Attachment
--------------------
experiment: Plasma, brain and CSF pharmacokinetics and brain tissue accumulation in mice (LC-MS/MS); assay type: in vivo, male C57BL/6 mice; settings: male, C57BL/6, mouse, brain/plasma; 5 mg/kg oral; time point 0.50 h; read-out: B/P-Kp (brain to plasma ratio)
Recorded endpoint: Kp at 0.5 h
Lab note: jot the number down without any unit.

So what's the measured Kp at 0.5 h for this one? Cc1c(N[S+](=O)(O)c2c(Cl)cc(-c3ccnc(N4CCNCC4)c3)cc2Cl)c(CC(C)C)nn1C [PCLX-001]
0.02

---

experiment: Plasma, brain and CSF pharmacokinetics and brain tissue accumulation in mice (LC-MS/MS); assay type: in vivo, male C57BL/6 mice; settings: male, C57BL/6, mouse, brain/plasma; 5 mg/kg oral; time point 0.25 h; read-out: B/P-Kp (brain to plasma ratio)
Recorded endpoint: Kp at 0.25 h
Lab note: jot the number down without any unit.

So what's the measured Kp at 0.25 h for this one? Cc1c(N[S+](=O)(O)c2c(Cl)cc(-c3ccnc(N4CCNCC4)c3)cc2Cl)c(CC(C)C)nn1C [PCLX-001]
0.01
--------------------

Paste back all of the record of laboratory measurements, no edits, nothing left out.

experiment: Plasma, brain and CSF pharmacokinetics and brain tissue accumulation in mice (LC-MS/MS); assay type: in vivo, male C57BL/6 mice; settings: male, C57BL/6, mouse, brain/plasma; 5 mg/kg oral; time point 0.50 h; read-out: B/P-Kp (brain to plasma ratio)
Recorded endpoint: Kp at 0.5 h
Lab note: jot the number down without any unit.

So what's the measured Kp at 0.5 h for this one? Cc1c(N[S+](=O)(O)c2c(Cl)cc(-c3ccnc(N4CCNCC4)c3)cc2Cl)c(CC(C)C)nn1C [PCLX-001]
0.02

---

experiment: Plasma, brain and CSF pharmacokinetics and brain tissue accumulation in mice (LC-MS/MS); assay type: in vivo, male C57BL/6 mice; settings: male, C57BL/6, mouse, brain/plasma; 5 mg/kg oral; time point 0.25 h; read-out: B/P-Kp (brain to plasma ratio)
Recorded endpoint: Kp at 0.25 h
Lab note: jot the number down without any unit.

So what's the measured Kp at 0.25 h for this one? Cc1c(N[S+](=O)(O)c2c(Cl)cc(-c3ccnc(N4CCNCC4)c3)cc2Cl)c(CC(C)C)nn1C [PCLX-001]
0.01